Keeping Things in Perspective
There are very few things I’d rather do than write. When my chores are done or I’m dodging an unpleasant task, I write. Numerous other interests have come and gone over the years — tropical fish, gardening, video games, and paint-by-number to name a few. Writing has outlasted those and many other activities and has been “something I do” for all but the first few years of my life.
Personal letters to out-of-town family and friends comprised the bulk of my early writing — through my teens, twenties, and into my thirties. This is how the whole “I don’t have anything else to do so I may as well write” thing got started. I’d sit down with a stack of lined notebook paper and kill a few hours and about as many trees entertaining some lucky recipient with often hilarious descriptions of my exploits and adventures. At least, that’s how I saw them.
Except for the phase everyone my age and older went through when notebook paper first came out in colors, I’ve always preferred tablets of white, lined paper — not hole-punched. Think legal pads, only regular size. Except for this sunshine bright shade that’s hard to find, I’ve never been a fan of yellow paper, but adored blue and even purple for a while.
I’m picky about the pen I use, too. Aside from the decade or so that my fine-point Flair marker was color-coordinated with my selection of colored paper (my favorite sunshine yellow paper with either an orange or a lime-green Flair, for example), I prefer medium ballpoint pens with blue ink. But using black doesn’t twist my panties into a knot. I’m flexible like that. Yup, that’s me. Bend, bend, bend.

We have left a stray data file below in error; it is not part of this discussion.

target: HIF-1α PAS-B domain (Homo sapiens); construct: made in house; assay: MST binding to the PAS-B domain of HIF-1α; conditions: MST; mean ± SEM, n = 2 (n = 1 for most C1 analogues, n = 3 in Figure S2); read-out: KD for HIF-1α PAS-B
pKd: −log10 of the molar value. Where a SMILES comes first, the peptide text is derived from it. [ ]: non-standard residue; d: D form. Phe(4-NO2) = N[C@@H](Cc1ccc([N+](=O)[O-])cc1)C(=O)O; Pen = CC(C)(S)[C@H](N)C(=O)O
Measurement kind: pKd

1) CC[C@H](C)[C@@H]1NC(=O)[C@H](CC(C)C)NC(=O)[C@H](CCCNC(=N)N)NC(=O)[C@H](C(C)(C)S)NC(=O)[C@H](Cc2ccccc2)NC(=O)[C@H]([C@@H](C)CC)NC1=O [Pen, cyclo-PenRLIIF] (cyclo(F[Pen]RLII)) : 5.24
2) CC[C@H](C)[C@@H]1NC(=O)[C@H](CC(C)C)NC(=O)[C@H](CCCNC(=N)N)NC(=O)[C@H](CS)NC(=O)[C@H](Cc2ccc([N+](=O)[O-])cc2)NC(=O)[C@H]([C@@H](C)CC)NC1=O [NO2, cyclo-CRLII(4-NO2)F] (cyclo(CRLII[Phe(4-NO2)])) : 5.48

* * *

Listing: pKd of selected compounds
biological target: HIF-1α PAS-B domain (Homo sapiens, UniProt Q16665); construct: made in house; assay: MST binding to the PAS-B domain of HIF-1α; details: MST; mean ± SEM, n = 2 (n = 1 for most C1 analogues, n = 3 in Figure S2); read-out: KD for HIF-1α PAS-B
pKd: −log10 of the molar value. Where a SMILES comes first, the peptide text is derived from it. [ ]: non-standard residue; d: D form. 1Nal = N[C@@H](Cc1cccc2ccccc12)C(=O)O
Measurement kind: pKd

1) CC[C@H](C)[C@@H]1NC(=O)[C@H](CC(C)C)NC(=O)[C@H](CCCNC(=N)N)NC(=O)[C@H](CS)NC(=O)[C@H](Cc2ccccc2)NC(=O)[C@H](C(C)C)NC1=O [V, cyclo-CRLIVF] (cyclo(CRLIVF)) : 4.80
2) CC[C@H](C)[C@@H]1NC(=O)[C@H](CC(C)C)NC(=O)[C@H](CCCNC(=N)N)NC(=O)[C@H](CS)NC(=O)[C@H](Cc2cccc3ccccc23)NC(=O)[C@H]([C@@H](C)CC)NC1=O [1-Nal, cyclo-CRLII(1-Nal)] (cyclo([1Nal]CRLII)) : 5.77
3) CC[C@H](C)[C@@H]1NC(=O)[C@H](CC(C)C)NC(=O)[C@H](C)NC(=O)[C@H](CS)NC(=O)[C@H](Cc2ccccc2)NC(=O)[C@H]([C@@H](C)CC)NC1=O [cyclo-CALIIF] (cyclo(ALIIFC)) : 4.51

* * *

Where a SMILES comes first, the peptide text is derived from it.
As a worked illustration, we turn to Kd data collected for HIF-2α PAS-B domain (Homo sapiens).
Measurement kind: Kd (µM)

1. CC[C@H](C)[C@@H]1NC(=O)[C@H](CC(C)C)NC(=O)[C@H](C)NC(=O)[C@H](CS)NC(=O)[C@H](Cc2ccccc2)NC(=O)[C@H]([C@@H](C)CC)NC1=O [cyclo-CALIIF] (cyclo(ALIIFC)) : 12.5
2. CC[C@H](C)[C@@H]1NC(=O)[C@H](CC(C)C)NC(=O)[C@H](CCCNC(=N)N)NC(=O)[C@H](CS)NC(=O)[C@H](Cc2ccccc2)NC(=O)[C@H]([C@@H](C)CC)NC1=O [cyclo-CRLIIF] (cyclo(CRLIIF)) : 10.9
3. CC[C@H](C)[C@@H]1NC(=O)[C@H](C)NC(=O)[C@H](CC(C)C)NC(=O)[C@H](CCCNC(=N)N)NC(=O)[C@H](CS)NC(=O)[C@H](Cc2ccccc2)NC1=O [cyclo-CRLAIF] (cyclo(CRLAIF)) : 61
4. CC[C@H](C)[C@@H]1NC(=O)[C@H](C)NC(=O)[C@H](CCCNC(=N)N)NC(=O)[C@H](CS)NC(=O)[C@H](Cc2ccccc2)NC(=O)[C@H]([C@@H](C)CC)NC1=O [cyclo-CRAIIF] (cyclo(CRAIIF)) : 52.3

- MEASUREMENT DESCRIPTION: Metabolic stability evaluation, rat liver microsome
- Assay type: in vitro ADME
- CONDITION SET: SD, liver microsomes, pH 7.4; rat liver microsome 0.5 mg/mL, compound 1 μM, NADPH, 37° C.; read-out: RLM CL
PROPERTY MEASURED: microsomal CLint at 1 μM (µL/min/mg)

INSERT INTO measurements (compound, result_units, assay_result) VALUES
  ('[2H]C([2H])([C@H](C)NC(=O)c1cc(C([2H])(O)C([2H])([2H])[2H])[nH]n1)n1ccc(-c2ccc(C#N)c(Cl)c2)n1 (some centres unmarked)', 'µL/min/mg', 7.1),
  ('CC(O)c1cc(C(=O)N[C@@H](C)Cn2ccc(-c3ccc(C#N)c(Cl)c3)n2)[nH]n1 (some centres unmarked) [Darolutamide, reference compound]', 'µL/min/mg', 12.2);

The first few paragraphs are always the hardest. Trashcans full of wadded up false starts preceded each and every letter. But once I got going, the words came without effort and free of any scratch-outs. A short letter from me is anything less than three pages. The standard, back in the day, was more like ten to fifteen pages, with a few monsters topping out at twenty or more.
My chatty letters were all about me. To make that fact less obvious, I’d throw in a question or two about the recipient and some wicked gossip about a mutual friend. Knowing me, I also offered lots of advice and even made clear what the recipient needed to do to fix his or her issues. Helpful is my middle name. Michael Helpful Rupured. My first long-distance lover received wheel barrels of these letters, including a bunch splashed with enough patchouli oil to fumigate the post office.
For those who wrote back, I threw in comments about something they’d written, a few more questions, and some extra juicy gossip — manufactured if necessary. What do they know? They don’t live here anymore. But very few people wrote back, and it’s much worse now. This pissed me off until I figured out writing an entertaining letter doesn’t come easy for most people. It couldn’t possibly have been something I said.
Since my writing was all about me anyway, in 1979 I cut out the middle man and started journaling. The real beginning was sometime before then, but entries were rare, and I threw out most of that before the ink was good and dry. I might go months without adding any new entries, but never longer than nine months. I’m well into Volume 20 now.
Writing my never-to-be-published memoir helped me see the value of my journals. Huge portions are what I’d call procrastiwriting. Aimless, pointless, and in the end, worthless meanderings providing nothing of interest to anyone but maybe a psychoanalyst with nothing better to do. I’ve tried to include more information in entries since then, but don’t know that I’ve succeeded. I write in my journal for me. It’s the one time I can say what I want without worrying about what someone else thinks.